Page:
How to get rid of bubbles in epoxy resin art?

Posted by Craft Resin on
Tags: HowTo

Today we're talking bubbles!


Understanding what causes bubbles in epoxy resin can help prevent them from happening in the first place. There are 4 main reasons why resin bubbles occur:


1. not following best practices when working with resin

2. cold temperatures

3. pouring too thick

4. the piece you're resining is releasing trapped air


Bubbles are one of the biggest issues we hear about here at Craft Resin: we have some great tips on how to prevent bubbles and how to fix them if they've already popped up!




Best Practices When Using Resin:


Using a Torch: When you mix your resin and hardener, you create a lot of bubbles as you stir: these bubbles need to be eliminated after you pour your resin or they'll cure right into your artwork. The best way to get rid of bubbles is with a torch: the flame heats the resin surface up instantly, thinning the resin out and allowing bubbles to escape. If you're intimidated by the idea of using a torch ... please don't be. Nothing is as effective as a flame for getting rid of bubbles and once you use one, you'll wonder what you ever did without it!


To help you, Craft Resin has an easy to use handheld Torch, plus a Propane Torch Head for larger jobs.


A Note On Heat Guns: A heat gun can be useful in some resin applications such as flow art, where it can be used to create cells. To eliminate bubbles, however, a heat gun just doesn't get hot enough to do the job efficiently. It can blow resin around and can even can even blow dust all over your wet piece.


We always recommend using a torch to get rid of resin bubbles. The only exception is when removing bubbles from a silicone mold: in this case, a flame may be too intense and if you over torch, it may even damage the mold. A heat gun is the best choice when working with silicone molds.


Whipping Your Resin: Mixing resin is where the magic happens: as you stir, a chemical reaction begins between the resin and hardener that will eventually transform the mixture from a liquid into a solid. Though you need to mix the two parts thoroughly for at least 3 minutes, you want to ensure you don't whip your resin as if you're beating cream or egg whites. Whipping the resin induces more bubbles than necessary which could lead to issues such as over torching.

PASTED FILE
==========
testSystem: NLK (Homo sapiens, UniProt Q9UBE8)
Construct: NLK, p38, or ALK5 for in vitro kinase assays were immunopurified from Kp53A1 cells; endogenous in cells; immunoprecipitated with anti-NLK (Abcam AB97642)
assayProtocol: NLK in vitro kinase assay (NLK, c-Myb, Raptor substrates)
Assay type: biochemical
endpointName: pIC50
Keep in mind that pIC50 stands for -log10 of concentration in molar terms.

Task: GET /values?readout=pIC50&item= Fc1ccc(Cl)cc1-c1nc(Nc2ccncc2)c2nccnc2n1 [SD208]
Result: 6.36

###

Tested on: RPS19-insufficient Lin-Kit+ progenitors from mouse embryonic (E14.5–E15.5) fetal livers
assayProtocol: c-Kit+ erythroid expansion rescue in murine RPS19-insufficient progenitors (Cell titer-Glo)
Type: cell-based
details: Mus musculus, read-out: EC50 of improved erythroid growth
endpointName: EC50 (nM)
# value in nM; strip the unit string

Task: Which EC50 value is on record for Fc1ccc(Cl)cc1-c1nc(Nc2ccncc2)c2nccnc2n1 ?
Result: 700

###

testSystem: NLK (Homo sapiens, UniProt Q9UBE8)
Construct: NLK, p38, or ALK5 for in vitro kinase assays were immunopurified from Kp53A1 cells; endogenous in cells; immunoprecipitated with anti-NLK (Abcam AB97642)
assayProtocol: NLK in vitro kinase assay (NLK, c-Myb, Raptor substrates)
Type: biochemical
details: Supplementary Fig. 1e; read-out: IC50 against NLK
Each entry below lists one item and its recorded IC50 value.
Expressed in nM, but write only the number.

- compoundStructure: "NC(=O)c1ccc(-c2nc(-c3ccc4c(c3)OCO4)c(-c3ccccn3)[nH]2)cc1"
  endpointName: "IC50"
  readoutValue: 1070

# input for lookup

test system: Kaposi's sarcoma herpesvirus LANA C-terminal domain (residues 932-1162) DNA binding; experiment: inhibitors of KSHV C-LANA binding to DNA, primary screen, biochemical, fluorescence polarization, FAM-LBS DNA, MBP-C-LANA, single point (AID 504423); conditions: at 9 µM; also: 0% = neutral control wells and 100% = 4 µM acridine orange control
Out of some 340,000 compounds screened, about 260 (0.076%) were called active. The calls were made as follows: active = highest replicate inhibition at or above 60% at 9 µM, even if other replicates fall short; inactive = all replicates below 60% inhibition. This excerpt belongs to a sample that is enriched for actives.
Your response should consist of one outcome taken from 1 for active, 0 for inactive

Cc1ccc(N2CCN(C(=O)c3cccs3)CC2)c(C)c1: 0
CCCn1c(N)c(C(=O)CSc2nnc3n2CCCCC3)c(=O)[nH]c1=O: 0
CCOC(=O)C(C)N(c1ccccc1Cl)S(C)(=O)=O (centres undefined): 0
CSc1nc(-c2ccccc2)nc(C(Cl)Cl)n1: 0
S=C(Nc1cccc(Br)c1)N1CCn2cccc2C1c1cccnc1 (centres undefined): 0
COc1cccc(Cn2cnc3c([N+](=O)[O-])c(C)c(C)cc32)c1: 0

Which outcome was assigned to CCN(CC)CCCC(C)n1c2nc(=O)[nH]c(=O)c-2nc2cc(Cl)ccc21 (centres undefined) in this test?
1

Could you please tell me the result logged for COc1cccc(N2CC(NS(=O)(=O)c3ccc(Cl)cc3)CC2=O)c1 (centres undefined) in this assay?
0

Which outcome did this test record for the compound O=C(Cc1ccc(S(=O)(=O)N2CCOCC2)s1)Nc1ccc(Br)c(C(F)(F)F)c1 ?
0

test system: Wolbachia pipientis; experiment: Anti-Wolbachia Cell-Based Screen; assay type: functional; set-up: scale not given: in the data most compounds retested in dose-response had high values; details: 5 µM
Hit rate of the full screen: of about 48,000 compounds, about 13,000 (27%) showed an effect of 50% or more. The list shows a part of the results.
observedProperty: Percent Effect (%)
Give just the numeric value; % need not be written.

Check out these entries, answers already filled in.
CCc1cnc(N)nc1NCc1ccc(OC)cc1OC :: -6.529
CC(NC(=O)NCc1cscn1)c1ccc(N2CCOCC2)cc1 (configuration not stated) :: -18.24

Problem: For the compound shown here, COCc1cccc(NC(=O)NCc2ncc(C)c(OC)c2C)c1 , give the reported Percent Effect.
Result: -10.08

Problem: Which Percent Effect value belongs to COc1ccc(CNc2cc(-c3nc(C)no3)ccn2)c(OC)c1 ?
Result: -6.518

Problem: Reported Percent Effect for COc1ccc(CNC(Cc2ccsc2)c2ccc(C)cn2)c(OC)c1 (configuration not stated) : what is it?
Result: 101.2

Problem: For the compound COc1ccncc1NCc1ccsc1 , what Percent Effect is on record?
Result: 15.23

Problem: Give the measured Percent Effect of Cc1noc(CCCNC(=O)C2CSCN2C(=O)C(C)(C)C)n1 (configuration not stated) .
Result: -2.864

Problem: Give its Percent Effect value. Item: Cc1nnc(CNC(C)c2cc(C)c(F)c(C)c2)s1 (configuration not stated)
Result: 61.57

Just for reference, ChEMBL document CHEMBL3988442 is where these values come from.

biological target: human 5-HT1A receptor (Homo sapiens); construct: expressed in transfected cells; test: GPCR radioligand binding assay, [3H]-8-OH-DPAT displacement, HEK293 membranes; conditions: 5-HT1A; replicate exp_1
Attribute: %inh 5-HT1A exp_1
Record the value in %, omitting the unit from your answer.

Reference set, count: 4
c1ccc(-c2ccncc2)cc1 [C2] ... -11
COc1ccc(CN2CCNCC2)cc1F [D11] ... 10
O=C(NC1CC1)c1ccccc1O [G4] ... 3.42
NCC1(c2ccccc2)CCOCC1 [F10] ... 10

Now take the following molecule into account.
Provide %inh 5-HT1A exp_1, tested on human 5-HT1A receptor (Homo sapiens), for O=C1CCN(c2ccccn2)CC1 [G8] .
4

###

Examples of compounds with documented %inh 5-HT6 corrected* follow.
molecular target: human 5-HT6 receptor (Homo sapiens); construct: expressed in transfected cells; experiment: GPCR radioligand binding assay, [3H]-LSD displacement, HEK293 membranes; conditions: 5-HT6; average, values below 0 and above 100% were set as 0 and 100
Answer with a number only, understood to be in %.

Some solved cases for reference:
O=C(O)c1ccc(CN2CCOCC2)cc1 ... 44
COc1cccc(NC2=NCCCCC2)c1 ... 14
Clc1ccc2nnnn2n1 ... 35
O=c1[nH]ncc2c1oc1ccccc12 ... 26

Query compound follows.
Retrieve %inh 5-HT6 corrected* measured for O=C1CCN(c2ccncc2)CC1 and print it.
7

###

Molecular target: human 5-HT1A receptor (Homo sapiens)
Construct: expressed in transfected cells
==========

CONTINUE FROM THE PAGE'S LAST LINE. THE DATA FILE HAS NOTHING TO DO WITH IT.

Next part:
Don't whip your resin - instead, stir slowly and deliberately, scraping the sides and bottom of your mixing container as you go.You'll get some bubbles, of course, but nothing a quick pass or two with the torch can't handle.


Dumping Out Your Resin: Just as whipping your resin can induce unnecessary bubbles, so too can dumping your resin out onto your artwork. Instead, position your mixing container close to the surface of your piece and pour your resin mixture out slowly.


Cold Temperatures: Did you know that Craft Resin epoxy resin loves warm temperatures?

It's true! In fact, the ideal temperature for both your Craft Resin and your workspace is slightly warmer than room temperature: 75-85F or 24-30C. In these temperatures, Craft Resin has a crystal clear appearance, a honey-like consistency and it pours and spreads with ease.


On the other hand, cold resin is thick, difficult to work with and has a cloudy, milky appearance.You'll know your resin is too cold when it has a taffy like consistency, making it difficult to pour and spread.It also takes on a frothy, milky appearance due to thousands of micro-bubbles which are virtually impossible to torch out. If your resin is cold, you need to bring it up to room temperature before you use it.


You can do this by letting the resin bottles sit out to come up to room temperature or you can try a warm water bath. Place your bottles of resin and hardener in a container of warm water: the water doesn't need to be very hot ... about what you'd use for a baby's bath is just fine.


Since heat accelerates curing, always warm the bottles BEFORE you measure and mix to avoid the mixture curing prematurely. Leave the caps on to prevent any water from getting mixed into your resin or hardener: water that accidentally gets in your resin mixtures will cause a cloudy cure. Don't submerge the bottles and dry them off thoroughly before you open them.


Resin that is room temperature or slightly warmer is smooth, clear and easy to pour and spread.



Do I REALLY have to use a torch for surface bubbles in my resin?


In short, YES a torch is the best tool to get rid of bubbles in epoxy resin. There are other methods, including poking with a pin or blowing through a straw, but these are slow and ineffective.


A hair dryer or heat gun doesn't get hot enough to remove bubbles efficiently and can blow dust all over your wet resin.


A butane or propane torch, on the other hand, is easy to use and provides the heat, control and intensity to remove bubbles for a flawless, pro finish!


If you're intimidated by the idea of using a torch ... please don't be.


You can find out more information about using a torch on our website:

Tags: HowTo

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